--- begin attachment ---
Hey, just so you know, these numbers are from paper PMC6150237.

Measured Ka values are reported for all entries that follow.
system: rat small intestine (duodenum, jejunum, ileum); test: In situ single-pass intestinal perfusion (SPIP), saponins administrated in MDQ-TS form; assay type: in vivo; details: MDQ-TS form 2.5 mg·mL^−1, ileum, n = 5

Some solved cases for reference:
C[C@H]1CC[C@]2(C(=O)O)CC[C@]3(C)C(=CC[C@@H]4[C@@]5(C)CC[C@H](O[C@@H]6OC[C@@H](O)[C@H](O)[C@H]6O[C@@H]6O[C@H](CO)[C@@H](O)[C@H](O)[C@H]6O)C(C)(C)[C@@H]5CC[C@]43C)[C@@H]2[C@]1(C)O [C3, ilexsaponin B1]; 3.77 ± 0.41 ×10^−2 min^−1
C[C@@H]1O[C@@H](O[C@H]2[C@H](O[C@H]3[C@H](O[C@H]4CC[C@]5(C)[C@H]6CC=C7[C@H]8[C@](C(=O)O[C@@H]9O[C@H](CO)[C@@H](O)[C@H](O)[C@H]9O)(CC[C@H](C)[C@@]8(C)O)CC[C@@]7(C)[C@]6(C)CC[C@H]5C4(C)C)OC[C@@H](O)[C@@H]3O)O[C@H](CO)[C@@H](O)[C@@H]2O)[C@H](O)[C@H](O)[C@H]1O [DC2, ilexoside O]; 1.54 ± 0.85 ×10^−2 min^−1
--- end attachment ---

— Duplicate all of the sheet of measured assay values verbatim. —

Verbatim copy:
Hey, just so you know, these numbers are from paper PMC6150237.

Measured Ka values are reported for all entries that follow.
system: rat small intestine (duodenum, jejunum, ileum); test: In situ single-pass intestinal perfusion (SPIP), saponins administrated in MDQ-TS form; assay type: in vivo; details: MDQ-TS form 2.5 mg·mL^−1, ileum, n = 5

Some solved cases for reference:
C[C@H]1CC[C@]2(C(=O)O)CC[C@]3(C)C(=CC[C@@H]4[C@@]5(C)CC[C@H](O[C@@H]6OC[C@@H](O)[C@H](O)[C@H]6O[C@@H]6O[C@H](CO)[C@@H](O)[C@H](O)[C@H]6O)C(C)(C)[C@@H]5CC[C@]43C)[C@@H]2[C@]1(C)O [C3, ilexsaponin B1]; 3.77 ± 0.41 ×10^−2 min^−1
C[C@@H]1O[C@@H](O[C@H]2[C@H](O[C@H]3[C@H](O[C@H]4CC[C@]5(C)[C@H]6CC=C7[C@H]8[C@](C(=O)O[C@@H]9O[C@H](CO)[C@@H](O)[C@H](O)[C@H]9O)(CC[C@H](C)[C@@]8(C)O)CC[C@@]7(C)[C@]6(C)CC[C@H]5C4(C)C)OC[C@@H](O)[C@@H]3O)O[C@H](CO)[C@@H](O)[C@@H]2O)[C@H](O)[C@H](O)[C@H]1O [DC2, ilexoside O]; 1.54 ± 0.85 ×10^−2 min^−1